Locals Only: : Riffer Madness

Blacklight Barbarian returns with heavy, dynamic Blues/Rock

Blacklight Barbarian



It's a steamy summer night, and a sweaty power trio is ripping through one sludgy jam after another. On one wall of their practice space hangs a UV-illuminated picture of two scimitar-wielding ogres looking down on the band with cartoonish ferocity. Like their poster-bound namesakes, Blacklight Barbarian are a reminder of another era, when music wasn't yet synonymous with industry and distortion didn't come from a pedal.

Although they've had a local presence for several years, this is a more compact incarnation of the band. After a string of local gigs with national acts (including Alabama Thunderpussy and Orange Goblin) and invitations to a number of festivals, the sudden exodus of several members forced the band to reinvent itself.

"Our momentum came to a screeching halt when three people walked out," recalls bassist and founder Chris Owens. He was the frontman previously, but out of necessity and desire to get back to playing an instrument he returned to the bass. You'd never guess he had a hiatus, as he pummels the fretboard combining the foundational qualities of bass with the fullness of rhythm guitar.

The other holdover from the old lineup is guitarist Ryan Ferrier, who was introduced to the band by one of the former Barbarians (whom he was simultaneously playing with in Hekura). Ferrier was initially brought on as an extra guitarist, but in the downsized lineup he sings as well.

This move was one of the band's major shifts, as Ferrier's voice has a retro, vocal-chord shredding style reminiscent of Blue Cheer or AC/DC. Along with his fuzzed-out riffs scattered with lead licks, this new focus for the band is helping them connect with audiences.

"The old sound was more Cock Rock, chugga-chugga Metal, you know?" relates Ferrier. "We have more Blues influence now, more dynamics and a more fun, catchy sound. All great Rock music has that hooky aspect of Pop. Even Led Zeppelin had it."

The pair carried on with a new drummer for some time, but his recent departure forced them to hunt for a replacement. A mutual friend introduced them to Scott Whisner, a Prog Rock-oriented drummer with whom he'd collaborated in a basement project for almost 10 years. "He knew I wanted to play in a serious band," Whisner says, "so he gave me up." Whisner's technical skill adds yet another new dimension to the band, while their concentration on '70s Blues/Rock is also an education for him. "I was brought up on Prog stuff and drummer-driven Jazz. Lots of Dave Weckl. Everything from the hardest Metal there is to Paula Cole."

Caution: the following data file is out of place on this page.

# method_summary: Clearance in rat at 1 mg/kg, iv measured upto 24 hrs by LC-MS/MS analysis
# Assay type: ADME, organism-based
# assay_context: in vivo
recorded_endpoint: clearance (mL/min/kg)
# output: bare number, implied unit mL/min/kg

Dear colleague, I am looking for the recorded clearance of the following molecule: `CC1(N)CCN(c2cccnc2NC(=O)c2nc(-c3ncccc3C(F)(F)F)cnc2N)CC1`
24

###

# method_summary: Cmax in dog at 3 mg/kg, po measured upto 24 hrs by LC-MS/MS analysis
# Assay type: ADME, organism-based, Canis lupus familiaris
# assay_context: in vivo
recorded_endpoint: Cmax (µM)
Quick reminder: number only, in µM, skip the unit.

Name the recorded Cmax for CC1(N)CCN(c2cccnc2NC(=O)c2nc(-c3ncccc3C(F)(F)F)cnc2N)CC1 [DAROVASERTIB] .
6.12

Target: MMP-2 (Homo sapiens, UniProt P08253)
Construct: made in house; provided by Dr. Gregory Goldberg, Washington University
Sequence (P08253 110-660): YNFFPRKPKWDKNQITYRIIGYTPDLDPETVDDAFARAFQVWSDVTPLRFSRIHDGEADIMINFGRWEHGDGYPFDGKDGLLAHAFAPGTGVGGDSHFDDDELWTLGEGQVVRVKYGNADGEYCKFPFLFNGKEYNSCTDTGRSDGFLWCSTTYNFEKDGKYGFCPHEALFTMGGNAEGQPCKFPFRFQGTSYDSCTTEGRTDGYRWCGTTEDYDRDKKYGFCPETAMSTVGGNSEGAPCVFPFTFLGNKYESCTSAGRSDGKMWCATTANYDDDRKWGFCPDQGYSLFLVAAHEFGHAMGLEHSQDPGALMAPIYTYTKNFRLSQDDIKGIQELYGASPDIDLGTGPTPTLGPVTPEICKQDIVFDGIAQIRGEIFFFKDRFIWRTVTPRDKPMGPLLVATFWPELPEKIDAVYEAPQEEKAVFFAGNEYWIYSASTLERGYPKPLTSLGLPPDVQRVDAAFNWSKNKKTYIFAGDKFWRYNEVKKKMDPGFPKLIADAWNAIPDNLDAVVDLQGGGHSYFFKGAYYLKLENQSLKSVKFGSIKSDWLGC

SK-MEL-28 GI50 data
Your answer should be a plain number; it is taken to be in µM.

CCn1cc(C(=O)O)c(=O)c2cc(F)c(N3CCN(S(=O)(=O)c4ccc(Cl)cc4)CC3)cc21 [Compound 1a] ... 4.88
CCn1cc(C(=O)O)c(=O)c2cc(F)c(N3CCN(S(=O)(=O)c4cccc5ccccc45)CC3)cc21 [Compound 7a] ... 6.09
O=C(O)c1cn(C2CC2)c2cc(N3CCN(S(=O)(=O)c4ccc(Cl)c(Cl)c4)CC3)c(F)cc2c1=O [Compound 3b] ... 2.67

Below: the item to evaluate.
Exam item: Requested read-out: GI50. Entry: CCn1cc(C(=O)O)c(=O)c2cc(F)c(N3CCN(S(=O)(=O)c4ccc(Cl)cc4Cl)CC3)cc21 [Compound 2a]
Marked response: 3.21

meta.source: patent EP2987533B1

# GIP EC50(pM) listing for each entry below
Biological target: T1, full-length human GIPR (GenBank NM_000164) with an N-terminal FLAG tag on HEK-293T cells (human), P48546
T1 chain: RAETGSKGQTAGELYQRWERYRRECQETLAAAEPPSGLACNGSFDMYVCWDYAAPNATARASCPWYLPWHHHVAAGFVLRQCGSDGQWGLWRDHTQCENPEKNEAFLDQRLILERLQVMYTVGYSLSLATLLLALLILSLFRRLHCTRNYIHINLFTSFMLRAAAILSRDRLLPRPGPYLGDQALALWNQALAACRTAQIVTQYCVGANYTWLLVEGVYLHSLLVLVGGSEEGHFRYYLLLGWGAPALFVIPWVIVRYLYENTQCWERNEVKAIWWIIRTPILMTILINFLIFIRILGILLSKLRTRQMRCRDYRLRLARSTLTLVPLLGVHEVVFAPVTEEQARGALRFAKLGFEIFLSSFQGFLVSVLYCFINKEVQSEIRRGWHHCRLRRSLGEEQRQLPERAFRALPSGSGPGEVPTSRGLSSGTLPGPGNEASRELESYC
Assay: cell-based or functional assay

The latter comment elicits stares from his bandmates. Finally Owens breaks the ice. "That's OK, man, I have a serious Joni Mitchell fetish."

All three chide one another in a brotherly manner, and this camaraderie is allowing them to progress quickly. Explains Owens, "We have zero drama, everybody is totally in it all the way. A lot of positive things are happening for us now."

They're currently looking forward to a club tour in August. A lot of the dates are tentative, but their excitement is apparent. Ferrier, who does some extended camping every year, is especially enthused. "My whole dream is to combine my two greatest loves, travel and music," he says. "If I'm touring, I'm golden."

This will give the band a chance to seek out more like-minded artists, as there are few in Cincinnati. "We see classified ads for bands wanting to sound like Kyuss, but we never hear them," Owens says. Few speak with more authority on the subject than Owens, who created Blacklight Promotions last year as a vehicle to get more heavy bands to stop in Cincinnati. Through a combination of persistence and congeniality, the venture became successful, eventually booking larger acts such as Mastodon and Clutch.

For now, Blacklight Barbarian is at the forefront of local bands really paying homage to '70s Riff Rock and not watering it down with Metal, even if they do disagree on whether the "Stoner Rock" moniker is applicable.

"Do you think you have to be stoned to enjoy our music?" Owens asks his bandmates, who simply continue to smile coyly. Enough said.



BLACKLIGHT BARBARIAN performs Sunday at The Comet with Valkyrie Rides.
Blacklight Barbarian